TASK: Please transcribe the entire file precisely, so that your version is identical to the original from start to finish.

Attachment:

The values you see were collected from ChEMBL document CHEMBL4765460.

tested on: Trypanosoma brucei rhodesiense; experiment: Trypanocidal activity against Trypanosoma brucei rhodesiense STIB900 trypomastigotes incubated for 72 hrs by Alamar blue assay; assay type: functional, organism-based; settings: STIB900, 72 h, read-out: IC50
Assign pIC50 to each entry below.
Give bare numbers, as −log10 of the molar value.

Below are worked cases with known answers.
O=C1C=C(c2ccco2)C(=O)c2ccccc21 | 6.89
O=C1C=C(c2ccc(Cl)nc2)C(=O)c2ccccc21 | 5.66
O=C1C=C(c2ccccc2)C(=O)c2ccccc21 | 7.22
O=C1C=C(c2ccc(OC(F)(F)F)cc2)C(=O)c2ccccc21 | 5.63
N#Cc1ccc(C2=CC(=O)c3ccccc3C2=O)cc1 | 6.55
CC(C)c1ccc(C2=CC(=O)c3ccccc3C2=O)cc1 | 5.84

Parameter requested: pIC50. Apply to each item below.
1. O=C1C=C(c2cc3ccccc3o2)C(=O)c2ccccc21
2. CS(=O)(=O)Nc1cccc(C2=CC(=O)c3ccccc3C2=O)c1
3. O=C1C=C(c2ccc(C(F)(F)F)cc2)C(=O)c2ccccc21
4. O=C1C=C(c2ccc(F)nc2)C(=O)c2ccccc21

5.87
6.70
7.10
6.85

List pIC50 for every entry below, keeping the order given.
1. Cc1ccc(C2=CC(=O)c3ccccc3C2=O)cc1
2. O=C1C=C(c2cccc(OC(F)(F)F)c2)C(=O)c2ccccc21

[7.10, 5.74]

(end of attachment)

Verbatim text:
The values you see were collected from ChEMBL document CHEMBL4765460.

tested on: Trypanosoma brucei rhodesiense; experiment: Trypanocidal activity against Trypanosoma brucei rhodesiense STIB900 trypomastigotes incubated for 72 hrs by Alamar blue assay; assay type: functional, organism-based; settings: STIB900, 72 h, read-out: IC50
Assign pIC50 to each entry below.
Give bare numbers, as −log10 of the molar value.

Below are worked cases with known answers.
O=C1C=C(c2ccco2)C(=O)c2ccccc21 | 6.89
O=C1C=C(c2ccc(Cl)nc2)C(=O)c2ccccc21 | 5.66
O=C1C=C(c2ccccc2)C(=O)c2ccccc21 | 7.22
O=C1C=C(c2ccc(OC(F)(F)F)cc2)C(=O)c2ccccc21 | 5.63
N#Cc1ccc(C2=CC(=O)c3ccccc3C2=O)cc1 | 6.55
CC(C)c1ccc(C2=CC(=O)c3ccccc3C2=O)cc1 | 5.84

Parameter requested: pIC50. Apply to each item below.
1. O=C1C=C(c2cc3ccccc3o2)C(=O)c2ccccc21
2. CS(=O)(=O)Nc1cccc(C2=CC(=O)c3ccccc3C2=O)c1
3. O=C1C=C(c2ccc(C(F)(F)F)cc2)C(=O)c2ccccc21
4. O=C1C=C(c2ccc(F)nc2)C(=O)c2ccccc21

5.87
6.70
7.10
6.85

List pIC50 for every entry below, keeping the order given.
1. Cc1ccc(C2=CC(=O)c3ccccc3C2=O)cc1
2. O=C1C=C(c2cccc(OC(F)(F)F)c2)C(=O)c2ccccc21

[7.10, 5.74]